Janathon Day 31 Rupert, no ordinary dog

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Rupert contemplates the mysterious matrix of shadows and turns away to dwell on the fragility of choice. If all roads lead to Rome, he ponders, how can I be certain of reaching home (and not Rome). This is an example of the conundrum he falls into on a regular basis. That’s why he’s known locally as Rupert the philosopher.

The end of January and the final day of Janathon. I nearly tried a short run today but decided against it. My cold hasn’t run its course and I don’t think it’s a good idea to stress my body. Instead I went for a two mile walk and completed it in twenty five minutes. I listened to the finish of one Guardian Long Read podcast and started on another. Top class journalism

I haven’t got around to totaling my Janathon runs and walks. The mileage is less than I anticipated but I did manage to do something each day. I’ll have a rest now.

 

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Janathon Day 30 Is this normal? He used to be such a lovely lad!

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Cambridge parkrun’s 6th anniversary. Fancy dress and a Bake Off competition. We definitely love having our picture taken at Cambridge (big time). For example, this week we have three main albums of photos totaling around 900 snaps. See Cambridge parkrun Facebook page here Cambridge parkrun Facebook

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Today we had 475 runners in rain free, relatively mild weather combined with muddy paths and lots of puddles.

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This vision in red is our good friend Kerry wearing his sub 23 minutes top. He’s currently sub 22 minutes (Grrrr!) not that it matters, of course, since parkrun is a run not a race (the results page is just for reference).

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Only about 200 metres to the finish where there are plenty of people to applaud her.

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The quick lads wait while Mike finishes his cup of coffee. Fair enough! If they insist on being disgustingly fast, it’s only fair they pay some kind of penalty. I offered to buy Mike another coffee before he blew the horn but he graciously declined.

All in all a great morning topped off by coffee with friends. I didn’t feel well enough to run but I did take photos. In the evening I went for a two mile brisk walk and listened to BBC Radio 4 podcasts – Woman’s Hour and Last Word. Note to self : remember not stare at the pavement lost in thought when walking in the dark or risk jumping out of your skin when someone suddenly looms up in front of you.

Janathon Day 27 A walking day

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Sun coming up over Wort’s Meadow a few days ago when it was frosty.

Didn’t manage a daytime run today and unusually I didn’t feel like running in the evening. but I did fancy a walk and listened to BBC Radio 4 podcasts. It was pleasant walking in the dark. I became aware of the Cambridge lights around 4-5 miles away. The red lights at the top of the tall new constructions were particularly prominent . Distance walked : two miles .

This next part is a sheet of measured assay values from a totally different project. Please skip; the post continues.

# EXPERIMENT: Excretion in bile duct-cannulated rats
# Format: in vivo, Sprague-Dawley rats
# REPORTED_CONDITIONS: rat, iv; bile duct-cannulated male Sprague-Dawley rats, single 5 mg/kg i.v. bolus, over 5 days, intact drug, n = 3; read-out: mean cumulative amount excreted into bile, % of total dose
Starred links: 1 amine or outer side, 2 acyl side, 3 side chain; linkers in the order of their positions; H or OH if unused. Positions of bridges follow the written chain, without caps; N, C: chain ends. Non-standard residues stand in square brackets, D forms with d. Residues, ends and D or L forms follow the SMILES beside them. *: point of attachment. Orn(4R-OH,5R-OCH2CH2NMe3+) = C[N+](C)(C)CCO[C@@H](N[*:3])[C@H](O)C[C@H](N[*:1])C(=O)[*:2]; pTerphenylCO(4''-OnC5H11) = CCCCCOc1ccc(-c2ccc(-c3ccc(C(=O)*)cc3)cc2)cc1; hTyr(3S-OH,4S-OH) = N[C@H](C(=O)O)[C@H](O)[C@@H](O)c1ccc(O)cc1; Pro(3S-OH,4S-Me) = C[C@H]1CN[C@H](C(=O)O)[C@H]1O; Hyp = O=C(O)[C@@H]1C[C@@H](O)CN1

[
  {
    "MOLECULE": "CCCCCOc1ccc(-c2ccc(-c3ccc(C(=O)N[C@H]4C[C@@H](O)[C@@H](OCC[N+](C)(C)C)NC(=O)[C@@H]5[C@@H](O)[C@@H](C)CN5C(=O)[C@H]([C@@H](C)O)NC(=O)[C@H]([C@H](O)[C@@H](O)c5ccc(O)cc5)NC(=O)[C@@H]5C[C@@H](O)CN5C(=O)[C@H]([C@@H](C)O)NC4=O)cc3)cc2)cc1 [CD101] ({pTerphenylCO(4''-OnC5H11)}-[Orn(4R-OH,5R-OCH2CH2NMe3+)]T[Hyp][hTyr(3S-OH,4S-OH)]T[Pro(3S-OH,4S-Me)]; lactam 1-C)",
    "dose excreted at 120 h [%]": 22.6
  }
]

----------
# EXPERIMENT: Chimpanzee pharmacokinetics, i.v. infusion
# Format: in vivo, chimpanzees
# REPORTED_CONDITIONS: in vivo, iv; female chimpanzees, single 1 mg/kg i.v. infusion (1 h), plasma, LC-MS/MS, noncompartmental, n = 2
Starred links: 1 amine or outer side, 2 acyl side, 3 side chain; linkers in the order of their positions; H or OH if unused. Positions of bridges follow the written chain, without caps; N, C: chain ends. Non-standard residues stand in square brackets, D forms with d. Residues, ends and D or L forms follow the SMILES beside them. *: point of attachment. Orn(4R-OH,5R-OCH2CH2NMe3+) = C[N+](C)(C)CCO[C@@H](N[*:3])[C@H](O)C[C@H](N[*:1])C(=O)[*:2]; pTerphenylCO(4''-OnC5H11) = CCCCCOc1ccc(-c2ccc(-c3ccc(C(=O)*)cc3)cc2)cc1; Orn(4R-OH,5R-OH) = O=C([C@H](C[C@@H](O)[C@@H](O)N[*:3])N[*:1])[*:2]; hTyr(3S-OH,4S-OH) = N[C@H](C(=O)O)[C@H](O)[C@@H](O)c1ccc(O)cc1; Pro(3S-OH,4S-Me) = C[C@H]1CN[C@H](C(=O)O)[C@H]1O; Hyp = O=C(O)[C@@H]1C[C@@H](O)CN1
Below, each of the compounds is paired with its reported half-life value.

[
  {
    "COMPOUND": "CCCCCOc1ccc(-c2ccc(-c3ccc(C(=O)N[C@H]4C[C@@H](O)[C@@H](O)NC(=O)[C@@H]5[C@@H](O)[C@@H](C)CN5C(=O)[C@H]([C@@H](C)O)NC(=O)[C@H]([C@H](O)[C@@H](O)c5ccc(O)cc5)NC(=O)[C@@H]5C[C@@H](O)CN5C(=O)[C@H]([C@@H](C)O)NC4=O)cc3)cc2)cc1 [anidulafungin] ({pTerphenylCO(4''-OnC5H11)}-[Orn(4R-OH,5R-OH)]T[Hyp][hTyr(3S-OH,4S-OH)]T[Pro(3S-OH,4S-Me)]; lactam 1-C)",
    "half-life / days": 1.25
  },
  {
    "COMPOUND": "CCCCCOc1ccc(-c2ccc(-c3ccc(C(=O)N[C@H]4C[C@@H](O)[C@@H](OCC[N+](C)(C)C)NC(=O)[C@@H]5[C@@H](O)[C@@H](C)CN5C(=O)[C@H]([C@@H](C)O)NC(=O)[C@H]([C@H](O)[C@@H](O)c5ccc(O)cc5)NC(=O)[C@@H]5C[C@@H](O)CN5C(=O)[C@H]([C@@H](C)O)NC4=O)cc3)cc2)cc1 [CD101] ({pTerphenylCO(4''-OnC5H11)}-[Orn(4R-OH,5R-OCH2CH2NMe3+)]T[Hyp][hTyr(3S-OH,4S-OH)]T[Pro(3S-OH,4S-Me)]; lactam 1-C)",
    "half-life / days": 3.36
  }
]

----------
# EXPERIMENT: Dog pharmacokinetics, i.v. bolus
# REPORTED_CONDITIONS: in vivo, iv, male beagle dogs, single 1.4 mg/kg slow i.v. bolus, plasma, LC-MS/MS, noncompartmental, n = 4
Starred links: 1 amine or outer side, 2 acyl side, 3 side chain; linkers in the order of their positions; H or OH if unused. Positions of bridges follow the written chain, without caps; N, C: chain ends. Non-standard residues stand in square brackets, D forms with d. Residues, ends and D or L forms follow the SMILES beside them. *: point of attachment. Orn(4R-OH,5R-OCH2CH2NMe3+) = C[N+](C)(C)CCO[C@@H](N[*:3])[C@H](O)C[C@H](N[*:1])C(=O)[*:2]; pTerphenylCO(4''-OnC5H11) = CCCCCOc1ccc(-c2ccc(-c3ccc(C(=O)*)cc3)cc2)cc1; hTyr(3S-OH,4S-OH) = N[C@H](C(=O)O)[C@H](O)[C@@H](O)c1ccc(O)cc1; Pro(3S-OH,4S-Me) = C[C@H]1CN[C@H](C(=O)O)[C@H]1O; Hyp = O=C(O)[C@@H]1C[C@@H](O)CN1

I’ll be doing Cambridge parkrun on Saturday. It’s their 6th birthday. I intended to volunteer as a marshal but the rota is now full so it’s deferred until the following weekend. That’s good because parkrun will be my penultimate Janathon jog.

 

Janathon Day 3 Dreich day for running

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New Year’s Day parkrun at Peterborough which Lorna and I ran. Impressively they put on the normal parkrun the next day (Saturday) although we ran Cambridge.

Today it’s all  drizzle, mizzle, dreary light and damp cold. It’ll be pishing it doon later. I’ve started this blog but I’m struggling to get out to run. I’ll play for time and commit to New Year’s resolutions.

I should :

  1. Eat more broccoli, Brussels sprouts, leeks and cabbage.
  2. Invest in a pair of Gore Mythos wind stopper running tights.
  3. Cough more loudly as I’m running behind someone on the river Cam footpath to alert them to my imminent presence thus avoiding them jumping into the Cam in fright.
  4. Confront people more assertively with my alternative opinion. A Scottish phrase springs to mind to assist me. Yer bum’s oot the windae! ie you’re talking nonsense.
  5. Buy a good head torch for night running. Resolution achieved! It’s arriving in two days.
  6. Grow up (I may defer this one for another year).

Not too demanding, I think. Anyway, I did eventually go for a two mile run, at 5pm, in the dark and rain. Initially I felt tired and lacking in energy. The second mile was much better and when I returned home I was feeling alert and chipper. Prior to going out, I had prepared the evening meal slowly and without enthusiasm. Now I snapped on electric cooker knobs with panache and finished the food preparation with brio. Another testimonial to the benefits of running.

BBC Radio 4 The Food Programme broadcast at 12.30 pm today. It looks at how diet can affect running performance. It can be downloaded as a podcast on iTunes and is repeated tomorrow at 3.30 pm.

 

 

Aliveandrunning January 29 2015 Janathon Day 29

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I bought this book after listening to Joanna Bourke talk to Laurie Taylor on BBC Radio 4’s Talking Aloud (on podcast). It discusses how  military imagery and acceptance of violence is ingrained in society, along with dependence on jobs and expenditure on research in industry and universities. The UK’s annual expenditure on military expenditure is around £69 billion, the fourth highest in the world. I’ve just dipped into it (the book not the £69 billion) It makes for sober reading.

Too many people, I think, are excited by violence, righteous destruction, punishment, use and appearance of weaponry, controlling nation states and manipulating them economically. I could go on but I’ll leave it there.

So often, there is an apparent absence of empathy and unwillingness to respond to the suffering of others at the most basic level. We just cut ourselves off  from it and focus on  our own narrow interests. This Tory government is very adept in this respect, imposing   thousands of cuts on the NHS and putting services in the hands of private providers.

One of the most important features of a civilised and humane society is the degree to which it provides practical, financial and professional support to the physically disabled, to people with mental health problems, those with learning disabilities, to the vulnerable and to children. So much lip service is given to this segment of society’s needs and so many cost saving cuts inflicted upon them.            

Yesterday’s Guardian (Society section) had a report on delays and problems with new disability claims http://gu.com/p/45876/sbl  and a feature on the Haven project, a service for people with personality disorders which is now under threat following the ending of central funding and the local clinical commissioning group deciding it’s not value for money http://gu.com/p/456db/sbl . The tax payer can breathe a sigh of relief and protected, subsidised and tax break corporates can laugh all the way to the bank.